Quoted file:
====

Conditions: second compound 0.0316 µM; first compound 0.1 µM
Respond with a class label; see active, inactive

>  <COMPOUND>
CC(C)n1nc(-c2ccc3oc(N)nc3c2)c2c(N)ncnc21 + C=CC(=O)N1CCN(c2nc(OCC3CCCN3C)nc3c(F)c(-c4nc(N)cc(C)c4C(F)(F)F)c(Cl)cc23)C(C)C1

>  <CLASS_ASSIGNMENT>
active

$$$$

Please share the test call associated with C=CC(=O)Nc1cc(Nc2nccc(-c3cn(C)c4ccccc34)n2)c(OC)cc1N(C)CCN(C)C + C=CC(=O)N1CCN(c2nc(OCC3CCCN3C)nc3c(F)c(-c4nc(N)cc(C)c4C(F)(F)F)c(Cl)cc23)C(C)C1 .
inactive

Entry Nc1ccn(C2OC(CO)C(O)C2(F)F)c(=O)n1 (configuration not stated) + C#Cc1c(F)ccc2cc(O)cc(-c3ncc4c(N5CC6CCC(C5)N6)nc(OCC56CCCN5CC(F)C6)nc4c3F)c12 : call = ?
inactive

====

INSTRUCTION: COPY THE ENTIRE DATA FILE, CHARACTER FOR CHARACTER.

Conditions: second compound 0.0316 µM; first compound 0.1 µM
Respond with a class label; see active, inactive

>  <COMPOUND>
CC(C)n1nc(-c2ccc3oc(N)nc3c2)c2c(N)ncnc21 + C=CC(=O)N1CCN(c2nc(OCC3CCCN3C)nc3c(F)c(-c4nc(N)cc(C)c4C(F)(F)F)c(Cl)cc23)C(C)C1

>  <CLASS_ASSIGNMENT>
active

$$$$

Please share the test call associated with C=CC(=O)Nc1cc(Nc2nccc(-c3cn(C)c4ccccc34)n2)c(OC)cc1N(C)CCN(C)C + C=CC(=O)N1CCN(c2nc(OCC3CCCN3C)nc3c(F)c(-c4nc(N)cc(C)c4C(F)(F)F)c(Cl)cc23)C(C)C1 .
inactive

Entry Nc1ccn(C2OC(CO)C(O)C2(F)F)c(=O)n1 (configuration not stated) + C#Cc1c(F)ccc2cc(O)cc(-c3ncc4c(N5CC6CCC(C5)N6)nc(OCC56CCCN5CC(F)C6)nc4c3F)c12 : call = ?
inactive